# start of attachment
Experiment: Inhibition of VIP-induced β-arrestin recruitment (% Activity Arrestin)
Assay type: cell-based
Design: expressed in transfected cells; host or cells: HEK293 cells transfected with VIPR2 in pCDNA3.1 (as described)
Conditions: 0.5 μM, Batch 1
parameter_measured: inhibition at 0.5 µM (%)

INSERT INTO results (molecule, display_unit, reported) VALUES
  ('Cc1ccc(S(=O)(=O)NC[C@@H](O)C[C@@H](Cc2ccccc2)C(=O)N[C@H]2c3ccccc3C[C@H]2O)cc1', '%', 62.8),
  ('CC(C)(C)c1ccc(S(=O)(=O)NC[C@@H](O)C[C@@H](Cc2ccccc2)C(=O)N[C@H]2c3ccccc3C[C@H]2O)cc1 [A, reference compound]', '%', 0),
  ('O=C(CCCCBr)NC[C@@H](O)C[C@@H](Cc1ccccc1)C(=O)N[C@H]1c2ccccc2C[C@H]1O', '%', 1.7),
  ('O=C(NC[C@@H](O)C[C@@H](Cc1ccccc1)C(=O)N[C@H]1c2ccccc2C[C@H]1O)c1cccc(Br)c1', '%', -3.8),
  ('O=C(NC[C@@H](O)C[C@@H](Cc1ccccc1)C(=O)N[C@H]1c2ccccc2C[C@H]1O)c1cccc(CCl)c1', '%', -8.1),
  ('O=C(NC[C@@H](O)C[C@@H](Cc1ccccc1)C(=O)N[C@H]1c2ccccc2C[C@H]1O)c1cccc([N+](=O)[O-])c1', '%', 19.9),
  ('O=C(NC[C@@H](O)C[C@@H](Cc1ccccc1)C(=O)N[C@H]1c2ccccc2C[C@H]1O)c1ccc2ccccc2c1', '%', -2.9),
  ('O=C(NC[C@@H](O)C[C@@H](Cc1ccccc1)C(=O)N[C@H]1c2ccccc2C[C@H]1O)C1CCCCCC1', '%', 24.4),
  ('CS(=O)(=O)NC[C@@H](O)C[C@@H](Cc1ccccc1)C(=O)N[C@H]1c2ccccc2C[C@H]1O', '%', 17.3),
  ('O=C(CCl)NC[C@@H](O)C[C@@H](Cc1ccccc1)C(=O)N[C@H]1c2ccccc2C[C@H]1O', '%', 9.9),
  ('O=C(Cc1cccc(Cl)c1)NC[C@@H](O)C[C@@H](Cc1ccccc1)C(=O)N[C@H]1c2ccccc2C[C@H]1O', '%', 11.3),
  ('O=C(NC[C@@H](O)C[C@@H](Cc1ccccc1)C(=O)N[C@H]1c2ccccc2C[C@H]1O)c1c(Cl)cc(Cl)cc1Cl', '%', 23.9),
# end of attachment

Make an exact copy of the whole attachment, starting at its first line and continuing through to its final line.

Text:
Experiment: Inhibition of VIP-induced β-arrestin recruitment (% Activity Arrestin)
Assay type: cell-based
Design: expressed in transfected cells; host or cells: HEK293 cells transfected with VIPR2 in pCDNA3.1 (as described)
Conditions: 0.5 μM, Batch 1
parameter_measured: inhibition at 0.5 µM (%)

INSERT INTO results (molecule, display_unit, reported) VALUES
  ('Cc1ccc(S(=O)(=O)NC[C@@H](O)C[C@@H](Cc2ccccc2)C(=O)N[C@H]2c3ccccc3C[C@H]2O)cc1', '%', 62.8),
  ('CC(C)(C)c1ccc(S(=O)(=O)NC[C@@H](O)C[C@@H](Cc2ccccc2)C(=O)N[C@H]2c3ccccc3C[C@H]2O)cc1 [A, reference compound]', '%', 0),
  ('O=C(CCCCBr)NC[C@@H](O)C[C@@H](Cc1ccccc1)C(=O)N[C@H]1c2ccccc2C[C@H]1O', '%', 1.7),
  ('O=C(NC[C@@H](O)C[C@@H](Cc1ccccc1)C(=O)N[C@H]1c2ccccc2C[C@H]1O)c1cccc(Br)c1', '%', -3.8),
  ('O=C(NC[C@@H](O)C[C@@H](Cc1ccccc1)C(=O)N[C@H]1c2ccccc2C[C@H]1O)c1cccc(CCl)c1', '%', -8.1),
  ('O=C(NC[C@@H](O)C[C@@H](Cc1ccccc1)C(=O)N[C@H]1c2ccccc2C[C@H]1O)c1cccc([N+](=O)[O-])c1', '%', 19.9),
  ('O=C(NC[C@@H](O)C[C@@H](Cc1ccccc1)C(=O)N[C@H]1c2ccccc2C[C@H]1O)c1ccc2ccccc2c1', '%', -2.9),
  ('O=C(NC[C@@H](O)C[C@@H](Cc1ccccc1)C(=O)N[C@H]1c2ccccc2C[C@H]1O)C1CCCCCC1', '%', 24.4),
  ('CS(=O)(=O)NC[C@@H](O)C[C@@H](Cc1ccccc1)C(=O)N[C@H]1c2ccccc2C[C@H]1O', '%', 17.3),
  ('O=C(CCl)NC[C@@H](O)C[C@@H](Cc1ccccc1)C(=O)N[C@H]1c2ccccc2C[C@H]1O', '%', 9.9),
  ('O=C(Cc1cccc(Cl)c1)NC[C@@H](O)C[C@@H](Cc1ccccc1)C(=O)N[C@H]1c2ccccc2C[C@H]1O', '%', 11.3),
  ('O=C(NC[C@@H](O)C[C@@H](Cc1ccccc1)C(=O)N[C@H]1c2ccccc2C[C@H]1O)c1c(Cl)cc(Cl)cc1Cl', '%', 23.9),